The parathyroid hormone (PTH) is an important regulator of calcium metabolism. If dietary calcium isn't sufficient, causing blood calcium to decrease, the PTH increases, and removes calcium from bones to maintain a normal amount in the blood. PTH has many other effects, contributing to inflammation, calcification of soft tissues, and decreased respiratory energy production.
Pituitary Gland
The pituitary gland sits at the base of the brain, where it receives signals from the brain, and secretes hormones that regulate the production of various other hormones and secretions.
Removing the pituitary gland (or its equivalent) and providing thyroid hormone, he found that animals lacking the pituitary lived much longer than intact animals, and maintained a high metabolic rate. Making extracts of pituitary glands, he found a fraction (closely related to prolactin and growth hormone) that suppressed tissue oxygen consumption, and accelerated the degenerative changes of aging.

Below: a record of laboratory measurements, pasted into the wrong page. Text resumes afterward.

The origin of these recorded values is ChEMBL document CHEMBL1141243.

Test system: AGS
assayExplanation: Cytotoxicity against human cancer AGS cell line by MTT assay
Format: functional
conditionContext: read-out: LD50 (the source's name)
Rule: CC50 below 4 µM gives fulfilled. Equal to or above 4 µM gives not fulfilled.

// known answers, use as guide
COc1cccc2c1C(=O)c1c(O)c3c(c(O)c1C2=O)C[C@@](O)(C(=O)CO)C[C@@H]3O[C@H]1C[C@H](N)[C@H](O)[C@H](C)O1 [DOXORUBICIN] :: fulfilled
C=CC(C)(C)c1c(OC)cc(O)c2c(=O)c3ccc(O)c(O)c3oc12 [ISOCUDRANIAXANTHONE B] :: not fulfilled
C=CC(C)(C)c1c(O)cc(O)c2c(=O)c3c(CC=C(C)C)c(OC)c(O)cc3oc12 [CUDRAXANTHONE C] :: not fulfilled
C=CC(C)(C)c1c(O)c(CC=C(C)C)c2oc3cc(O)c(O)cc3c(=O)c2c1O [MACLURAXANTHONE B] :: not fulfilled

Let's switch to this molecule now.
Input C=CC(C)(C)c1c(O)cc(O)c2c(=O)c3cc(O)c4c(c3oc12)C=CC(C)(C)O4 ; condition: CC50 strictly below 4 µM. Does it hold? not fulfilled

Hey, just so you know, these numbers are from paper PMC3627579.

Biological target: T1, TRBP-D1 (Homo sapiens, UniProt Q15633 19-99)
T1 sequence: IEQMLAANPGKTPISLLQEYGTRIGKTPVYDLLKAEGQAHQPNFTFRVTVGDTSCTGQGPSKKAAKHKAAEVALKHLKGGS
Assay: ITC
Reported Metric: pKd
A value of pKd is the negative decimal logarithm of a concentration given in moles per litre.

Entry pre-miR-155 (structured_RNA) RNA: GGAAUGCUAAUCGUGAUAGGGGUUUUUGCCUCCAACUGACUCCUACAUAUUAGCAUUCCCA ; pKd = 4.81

Thyroid Stimulating Hormone (TSH)
TSH itself can produce lipolysis, raising the level of circulating free fatty acids. This suggests that a high level of TSH could sometimes contribute to functional hypothyroidism, because of the antimetabolic effects of the unsaturated fatty acids.
Prolactin is a hormone secreted by the pituitary gland during pregnancy, and during stress. It promotes milk production, removes calcium from the bones, and inhibits progesterone formation.
Arachidonic acid stimulates prolactin secretion, and prolactin acts on the thyroid gland to decrease its activity, and on other tissues to increase their glycolysis (with lactate production), while decreasing oxidative metabolism (Spatling, et al., 1982; Strizhkov, 1991).
Thymus Gland